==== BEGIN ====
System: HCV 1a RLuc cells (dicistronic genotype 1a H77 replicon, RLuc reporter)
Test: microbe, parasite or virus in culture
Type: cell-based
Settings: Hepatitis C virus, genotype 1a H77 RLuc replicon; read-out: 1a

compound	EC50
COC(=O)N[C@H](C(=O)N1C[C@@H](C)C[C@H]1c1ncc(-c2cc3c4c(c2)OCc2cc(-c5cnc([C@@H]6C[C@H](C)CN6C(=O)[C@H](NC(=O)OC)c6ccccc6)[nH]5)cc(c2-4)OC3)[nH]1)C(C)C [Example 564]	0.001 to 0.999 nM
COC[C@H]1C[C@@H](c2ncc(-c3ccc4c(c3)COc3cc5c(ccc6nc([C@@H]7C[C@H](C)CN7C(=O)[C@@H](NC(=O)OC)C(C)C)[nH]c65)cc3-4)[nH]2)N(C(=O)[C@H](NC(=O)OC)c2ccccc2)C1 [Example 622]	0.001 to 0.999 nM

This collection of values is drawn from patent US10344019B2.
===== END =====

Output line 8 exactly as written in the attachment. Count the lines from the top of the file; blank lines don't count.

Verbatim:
This collection of values is drawn from patent US10344019B2.